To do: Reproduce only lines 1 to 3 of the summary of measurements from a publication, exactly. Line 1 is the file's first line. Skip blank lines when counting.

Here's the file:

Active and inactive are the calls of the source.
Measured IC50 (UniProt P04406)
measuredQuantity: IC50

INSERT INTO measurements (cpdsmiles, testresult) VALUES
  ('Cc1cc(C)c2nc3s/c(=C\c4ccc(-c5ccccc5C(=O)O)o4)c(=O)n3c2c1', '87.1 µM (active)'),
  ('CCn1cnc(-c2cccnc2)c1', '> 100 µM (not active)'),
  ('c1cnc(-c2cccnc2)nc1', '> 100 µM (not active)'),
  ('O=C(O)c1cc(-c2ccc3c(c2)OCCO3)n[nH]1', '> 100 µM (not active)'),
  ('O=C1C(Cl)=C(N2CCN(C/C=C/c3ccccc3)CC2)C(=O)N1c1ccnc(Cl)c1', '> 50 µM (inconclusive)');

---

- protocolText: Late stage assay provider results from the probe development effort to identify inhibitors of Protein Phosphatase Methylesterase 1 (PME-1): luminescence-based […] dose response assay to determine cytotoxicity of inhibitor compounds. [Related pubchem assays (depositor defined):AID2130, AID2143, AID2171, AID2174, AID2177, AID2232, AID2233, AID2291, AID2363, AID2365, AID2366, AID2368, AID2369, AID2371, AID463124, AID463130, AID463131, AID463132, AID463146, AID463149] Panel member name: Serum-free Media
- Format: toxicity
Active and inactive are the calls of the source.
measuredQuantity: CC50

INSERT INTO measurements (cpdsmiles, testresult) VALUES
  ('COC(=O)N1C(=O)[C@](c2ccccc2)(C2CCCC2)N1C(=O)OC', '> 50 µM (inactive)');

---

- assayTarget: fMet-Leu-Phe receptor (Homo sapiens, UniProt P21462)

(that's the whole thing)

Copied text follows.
Active and inactive are the calls of the source.
Measured IC50 (UniProt P04406)
measuredQuantity: IC50